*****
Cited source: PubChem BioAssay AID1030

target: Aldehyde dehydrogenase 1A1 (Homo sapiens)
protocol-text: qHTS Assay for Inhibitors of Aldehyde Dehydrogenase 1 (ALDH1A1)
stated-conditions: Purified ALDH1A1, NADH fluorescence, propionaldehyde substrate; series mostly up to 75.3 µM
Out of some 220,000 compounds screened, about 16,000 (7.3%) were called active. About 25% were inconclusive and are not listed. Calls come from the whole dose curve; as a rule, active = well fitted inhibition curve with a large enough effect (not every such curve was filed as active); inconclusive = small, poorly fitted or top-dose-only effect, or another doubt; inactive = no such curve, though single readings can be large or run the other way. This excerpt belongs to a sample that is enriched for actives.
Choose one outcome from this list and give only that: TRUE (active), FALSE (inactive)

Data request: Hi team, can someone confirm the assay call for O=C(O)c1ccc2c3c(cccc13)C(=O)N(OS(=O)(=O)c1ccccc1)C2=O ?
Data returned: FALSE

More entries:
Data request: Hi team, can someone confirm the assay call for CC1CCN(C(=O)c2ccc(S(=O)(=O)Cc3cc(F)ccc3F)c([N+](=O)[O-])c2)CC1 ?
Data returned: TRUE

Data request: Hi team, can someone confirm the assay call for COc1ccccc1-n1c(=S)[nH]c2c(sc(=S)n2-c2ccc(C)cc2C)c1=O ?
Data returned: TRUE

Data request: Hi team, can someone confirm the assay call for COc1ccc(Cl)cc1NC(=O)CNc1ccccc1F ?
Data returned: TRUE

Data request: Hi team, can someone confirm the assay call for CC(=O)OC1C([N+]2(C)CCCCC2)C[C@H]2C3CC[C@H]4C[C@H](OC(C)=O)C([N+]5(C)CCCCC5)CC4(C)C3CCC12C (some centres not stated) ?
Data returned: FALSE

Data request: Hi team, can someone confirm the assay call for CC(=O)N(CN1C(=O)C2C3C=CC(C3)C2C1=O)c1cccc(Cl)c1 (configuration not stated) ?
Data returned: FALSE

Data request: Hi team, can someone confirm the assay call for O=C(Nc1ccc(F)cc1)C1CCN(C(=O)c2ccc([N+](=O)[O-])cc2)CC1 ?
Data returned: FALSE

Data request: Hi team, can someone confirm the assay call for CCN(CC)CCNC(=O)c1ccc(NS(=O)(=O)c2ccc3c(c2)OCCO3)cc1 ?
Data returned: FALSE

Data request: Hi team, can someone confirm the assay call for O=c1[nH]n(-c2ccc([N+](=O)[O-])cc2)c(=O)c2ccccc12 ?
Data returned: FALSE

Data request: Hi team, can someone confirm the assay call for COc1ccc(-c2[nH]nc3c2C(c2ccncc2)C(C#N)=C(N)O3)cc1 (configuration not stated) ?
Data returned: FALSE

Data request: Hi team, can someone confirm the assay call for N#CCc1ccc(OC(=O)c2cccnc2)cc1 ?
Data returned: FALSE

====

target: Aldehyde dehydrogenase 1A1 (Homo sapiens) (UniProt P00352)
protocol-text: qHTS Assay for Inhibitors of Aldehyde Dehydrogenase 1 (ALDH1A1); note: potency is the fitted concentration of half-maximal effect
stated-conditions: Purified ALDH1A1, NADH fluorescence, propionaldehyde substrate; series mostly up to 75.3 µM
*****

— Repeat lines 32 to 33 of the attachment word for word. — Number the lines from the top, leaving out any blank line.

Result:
protocol-text: qHTS Assay for Inhibitors of Aldehyde Dehydrogenase 1 (ALDH1A1); note: potency is the fitted concentration of half-maximal effect
stated-conditions: Purified ALDH1A1, NADH fluorescence, propionaldehyde substrate; series mostly up to 75.3 µM